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Losing to girlfriend's ex-boyfriend changed Fabricio Werdum’s life forever

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Fabricio Silveira Werdum was a regular 21-year-old guy from Porto Alegre, Brazil, when a trip to the beach changed his life forever.

Jefferson Bernardes, Inovafoto

Fabricio Werdum went to the beach with Larissa, his girlfriend at the time, and her family and friends. But when they got there, Marcos, Larissa’s ex-boyfriend, was waiting for them. Werdum knew that "Marquinhos", as they used to call him, still had a crush on Larissa, but wasn’t bothered about it. Marcos had other plans.

Marcos was a jiu-jitsu practitioner, and Werdum had no idea what jiu-jitsu was.

"I guess he wanted to embarrass me in front of her and her entire family," Werdum recalls, "so he challenged me to fight him in a jiu-jitsu match right there at the beach."

At first, Werdum said no. "I like women, not jiu-jitsu," he told Marcos. Larissa, for unknown reasons, asked Werdum to take the challenge against the experienced opponent. She probably knew Werdum would lose to her ex-boyfriend, but still wanted to see it happen.

"She told me to do it, that it would be fun, but I declined. I told her I had no idea what jiu-jitsu was, but she eventually convinced me to do it."

The match ended quickly, and Marcos only needed less than a minute to finish Werdum with a triangle choke. On the next day, still pissed off by the loss, Werdum visited Marcio Corletta’s gym Winner-Behring and started training jiu-jitsu.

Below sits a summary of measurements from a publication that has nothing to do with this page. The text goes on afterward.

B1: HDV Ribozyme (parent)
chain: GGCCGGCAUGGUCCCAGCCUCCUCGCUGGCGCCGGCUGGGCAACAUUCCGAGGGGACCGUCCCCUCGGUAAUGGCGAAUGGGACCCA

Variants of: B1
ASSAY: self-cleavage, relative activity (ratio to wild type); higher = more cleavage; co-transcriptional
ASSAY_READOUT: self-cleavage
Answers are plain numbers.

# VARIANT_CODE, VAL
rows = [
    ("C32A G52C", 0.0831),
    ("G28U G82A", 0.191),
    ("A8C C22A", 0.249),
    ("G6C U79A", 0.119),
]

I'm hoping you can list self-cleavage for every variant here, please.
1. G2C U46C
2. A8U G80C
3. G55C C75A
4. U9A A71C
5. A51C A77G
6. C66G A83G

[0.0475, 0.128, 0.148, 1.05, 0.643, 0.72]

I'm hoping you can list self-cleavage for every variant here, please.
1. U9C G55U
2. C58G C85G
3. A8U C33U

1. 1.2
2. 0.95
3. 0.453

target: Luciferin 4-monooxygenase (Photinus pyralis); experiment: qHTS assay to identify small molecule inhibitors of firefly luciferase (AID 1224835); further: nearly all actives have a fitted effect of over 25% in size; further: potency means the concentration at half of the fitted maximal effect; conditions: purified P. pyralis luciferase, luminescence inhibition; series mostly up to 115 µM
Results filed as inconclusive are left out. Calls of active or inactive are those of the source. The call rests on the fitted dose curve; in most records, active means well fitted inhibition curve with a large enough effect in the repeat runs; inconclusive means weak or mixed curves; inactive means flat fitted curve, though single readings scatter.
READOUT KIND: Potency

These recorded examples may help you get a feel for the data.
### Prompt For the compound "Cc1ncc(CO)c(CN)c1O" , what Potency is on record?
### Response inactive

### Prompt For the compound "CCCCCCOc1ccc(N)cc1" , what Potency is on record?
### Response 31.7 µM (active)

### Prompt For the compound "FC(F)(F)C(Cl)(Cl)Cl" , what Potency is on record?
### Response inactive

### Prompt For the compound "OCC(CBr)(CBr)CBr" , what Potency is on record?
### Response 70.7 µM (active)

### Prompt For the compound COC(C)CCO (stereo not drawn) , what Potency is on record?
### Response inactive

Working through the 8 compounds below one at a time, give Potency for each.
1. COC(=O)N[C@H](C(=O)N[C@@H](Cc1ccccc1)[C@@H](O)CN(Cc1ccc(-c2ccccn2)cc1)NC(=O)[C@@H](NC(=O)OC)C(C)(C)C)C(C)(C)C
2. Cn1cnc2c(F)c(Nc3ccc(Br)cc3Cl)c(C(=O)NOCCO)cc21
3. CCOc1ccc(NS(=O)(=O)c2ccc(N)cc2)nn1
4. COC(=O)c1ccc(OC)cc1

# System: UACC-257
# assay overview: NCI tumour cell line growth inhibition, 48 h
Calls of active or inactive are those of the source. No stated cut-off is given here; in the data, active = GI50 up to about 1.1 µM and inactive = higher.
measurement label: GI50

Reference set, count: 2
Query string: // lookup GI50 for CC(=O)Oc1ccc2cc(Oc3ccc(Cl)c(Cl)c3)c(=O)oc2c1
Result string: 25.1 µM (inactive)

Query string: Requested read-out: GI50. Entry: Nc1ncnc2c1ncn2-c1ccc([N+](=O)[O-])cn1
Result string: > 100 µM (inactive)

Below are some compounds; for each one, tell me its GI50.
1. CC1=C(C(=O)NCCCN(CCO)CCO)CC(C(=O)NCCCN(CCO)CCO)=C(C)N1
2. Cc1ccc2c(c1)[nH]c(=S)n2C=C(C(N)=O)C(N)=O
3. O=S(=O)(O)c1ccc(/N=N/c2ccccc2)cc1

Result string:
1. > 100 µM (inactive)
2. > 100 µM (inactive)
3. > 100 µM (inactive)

Werdum became a blue belt world champion a year later, but never had the chance to avenge that loss.

"I met him later and invited him to train with me, but he never accepted the challenge," Werdum said. "He always had an excuse. Elbow, shoulder, he was always injured. He heard that I won the world championship in the blue belt and never accepted to train with me."

The loss at the beach didn’t change his relationship with Larissa, though. At least in Werdum’s mind.

"She knew I never did jiu-jitsu before, so it wasn’t an issue. At least I think so," he said. "You never know. I’m not sure. Who knows, maybe she cheated on me after that [laughs].

"He recently contacted me, inviting me to teach a seminar in his gym. Yeah, right…"

A year after winning the jiu-jitsu gold, Werdum moved to Spain to live with his mother, Celia Silveira, and quickly looked for a place to train. He couldn’t find one, though. Jiu-jitsu wasn’t popular in Europe at that time, and there was only one traditional jiu-jitsu school in Madrid. It wasn’t similar to the jiu-jitsu taught in Brazil, and the head coach didn’t respect Werdum’s previous accomplishments.

"One day the trainer challenged me in front of his students," he said. "I had just won the world title and knew I would embarrass him, but I couldn’t turn down the challenge. I had to beat him up in front of his students, and never came back to that gym."

Werdum needed to find a new place to train in Madrid, but it wasn’t easy. The Brazilian grappler then decided to visit Vicente Calderon stadium, where the Spanish judo team trained at the time, and finally found a place to stay in shape and learn new techniques.